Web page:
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Review: Dedicated

<p>For a singer who is largely known by her one-off viral hits and saxophone-riffs-made-into-memes, Carly Rae Jepsen is remarkably serious about her craft. </p>

For a singer who is largely known by her one-off viral hits and saxophone-riffs-made-into-memes, Carly Rae Jepsen is remarkably serious about her craft. 

If nothing else, 2015’s Emotion was a resounding demonstration of this. Buried behind the infamous first few seconds of the opening track ‘Run Away With Me’ is a swathe of 80s-inspired grooves and disco-y, dance-y anthems. Her voice sings with the innocent longing and youthful joy it has always carried, from the lost days of 2008’s Tug Of War, to the global sensation of 2012’s ‘Call Me Maybe.’

And yet Emotion’s commercial performance underwhelmed. Perhaps she knew it would. Perhaps that’s the price of authenticity. Few are actually aware of Jepsen’s prolific songwriting—Emotion was preceded by an indie album which she created (but never released) as a minor rebellion against her hyperpop days. We saw a glimpse at the calibre of songs which didn’t make the cut in Emotion Side B, an eight-track EP which some have argued is even better than the original. There was never a massive public uptake for either the album or the subsequent EP, but Jepsen showed in 2015 that you don’t need billions of listeners to just make good music.

2019’s Dedicated is no less satisfying. While current pop music continues to hurtle towards hip-hop and RnB, Jepsen stays true to her roots, singing with the same old-school sincerity and uncurbed glee that has coloured her previous releases. Throw in on one hand a breathy hint of desire, and an impassioned plea or proclamation of love on the other, and you get an album that is as well-rounded as it is mature, as restrained as it is quintessential.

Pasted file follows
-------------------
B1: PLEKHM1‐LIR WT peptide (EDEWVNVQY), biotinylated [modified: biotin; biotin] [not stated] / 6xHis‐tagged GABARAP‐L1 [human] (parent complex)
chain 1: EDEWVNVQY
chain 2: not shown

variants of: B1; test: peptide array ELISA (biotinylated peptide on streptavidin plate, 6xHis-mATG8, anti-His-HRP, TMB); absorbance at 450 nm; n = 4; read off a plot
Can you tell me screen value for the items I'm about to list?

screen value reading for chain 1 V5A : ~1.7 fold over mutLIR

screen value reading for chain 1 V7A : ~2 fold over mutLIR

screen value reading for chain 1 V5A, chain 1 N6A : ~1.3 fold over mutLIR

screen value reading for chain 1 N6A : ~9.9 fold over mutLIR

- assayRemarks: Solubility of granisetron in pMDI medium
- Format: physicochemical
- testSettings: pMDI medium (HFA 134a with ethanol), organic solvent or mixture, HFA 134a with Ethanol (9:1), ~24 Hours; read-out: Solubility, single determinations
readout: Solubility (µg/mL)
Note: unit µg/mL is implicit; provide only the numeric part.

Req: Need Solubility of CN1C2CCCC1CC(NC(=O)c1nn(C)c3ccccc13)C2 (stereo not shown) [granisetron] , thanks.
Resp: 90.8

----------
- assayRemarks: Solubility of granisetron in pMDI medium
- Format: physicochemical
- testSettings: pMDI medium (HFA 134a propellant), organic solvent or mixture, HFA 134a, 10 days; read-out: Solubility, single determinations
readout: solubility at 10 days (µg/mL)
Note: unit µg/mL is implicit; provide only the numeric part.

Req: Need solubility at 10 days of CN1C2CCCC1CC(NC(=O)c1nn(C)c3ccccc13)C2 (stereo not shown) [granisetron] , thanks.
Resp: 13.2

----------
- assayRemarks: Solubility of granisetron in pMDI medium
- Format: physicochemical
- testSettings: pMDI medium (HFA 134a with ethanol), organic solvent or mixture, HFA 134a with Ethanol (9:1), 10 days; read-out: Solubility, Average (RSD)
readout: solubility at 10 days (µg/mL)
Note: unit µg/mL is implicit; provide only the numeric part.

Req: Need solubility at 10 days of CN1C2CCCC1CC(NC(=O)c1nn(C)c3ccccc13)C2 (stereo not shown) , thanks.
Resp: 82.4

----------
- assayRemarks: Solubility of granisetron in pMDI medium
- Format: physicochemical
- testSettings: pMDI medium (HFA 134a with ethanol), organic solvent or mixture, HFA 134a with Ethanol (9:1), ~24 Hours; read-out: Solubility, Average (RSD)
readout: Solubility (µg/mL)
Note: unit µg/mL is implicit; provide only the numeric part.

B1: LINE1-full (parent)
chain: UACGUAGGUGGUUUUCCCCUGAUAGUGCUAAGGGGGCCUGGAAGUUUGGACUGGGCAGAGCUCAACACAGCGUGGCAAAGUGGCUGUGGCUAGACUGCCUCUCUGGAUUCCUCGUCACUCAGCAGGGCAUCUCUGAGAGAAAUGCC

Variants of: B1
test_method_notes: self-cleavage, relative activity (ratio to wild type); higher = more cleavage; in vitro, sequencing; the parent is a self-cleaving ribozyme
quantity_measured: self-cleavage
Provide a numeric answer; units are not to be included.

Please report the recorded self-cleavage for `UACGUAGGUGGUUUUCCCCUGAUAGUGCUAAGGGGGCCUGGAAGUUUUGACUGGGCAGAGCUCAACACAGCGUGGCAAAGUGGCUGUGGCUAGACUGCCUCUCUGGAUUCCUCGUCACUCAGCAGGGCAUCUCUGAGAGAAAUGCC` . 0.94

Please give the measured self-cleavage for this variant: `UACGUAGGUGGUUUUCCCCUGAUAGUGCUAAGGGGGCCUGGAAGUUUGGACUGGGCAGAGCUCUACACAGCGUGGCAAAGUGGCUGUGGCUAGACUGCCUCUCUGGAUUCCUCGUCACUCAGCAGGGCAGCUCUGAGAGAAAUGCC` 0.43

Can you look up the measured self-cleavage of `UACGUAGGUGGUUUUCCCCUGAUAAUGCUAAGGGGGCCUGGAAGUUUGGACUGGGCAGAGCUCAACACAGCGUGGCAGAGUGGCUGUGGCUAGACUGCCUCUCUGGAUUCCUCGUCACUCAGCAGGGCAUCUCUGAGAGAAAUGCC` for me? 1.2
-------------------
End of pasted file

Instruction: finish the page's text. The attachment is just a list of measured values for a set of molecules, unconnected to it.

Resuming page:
‘The Sound’ is a personal favourite; the chorus is euphoric, and though the verses don’t shine as much, her voice is captivatingly desirous (or “cheerfully horny” according to my favourite tweet of the year) all throughout. The gentle groove of ‘Everything He Needs’ and ‘Feels Right’ conveys the assured understanding between two lovers, while ‘Want You In My Room’ expresses desire and lust in a way that is evolved—but not entirely detached—from Jepsen’s more innocent, coy releases in years past.

Jepsen has also described the opening track ‘Julien’ as the heart of Dedicated. It’s funky and danceable, but subtle at the same time. Her voice still sings with longing, but it’s a bit more wistful and grown-up now. Upon reflection, it isn’t difficult to understand why this song is the heart of the album: indeed, its most successful songs are all of these things, and at its best, Dedicated is an album that totally works for Jepsen’s talents and trajectory.

In creating this album, Jepsen wrote almost 200 songs yet only released a selection of 15—the title track didn’t even make it. The result, however, is an album that is unexpectedly true to its name. Yes, it’s another album about love, but it’s also another testament to Jepsen’s dedication to her craft. At its heights, Dedicated brims with excellence and maturity, while still remaining true to the girl-next-door from all those years ago.

Farrago's magazine cover - Edition Three 2021


Our final editions for the year are jam packed full of news, culture, photography, poetry, art, fiction and more...

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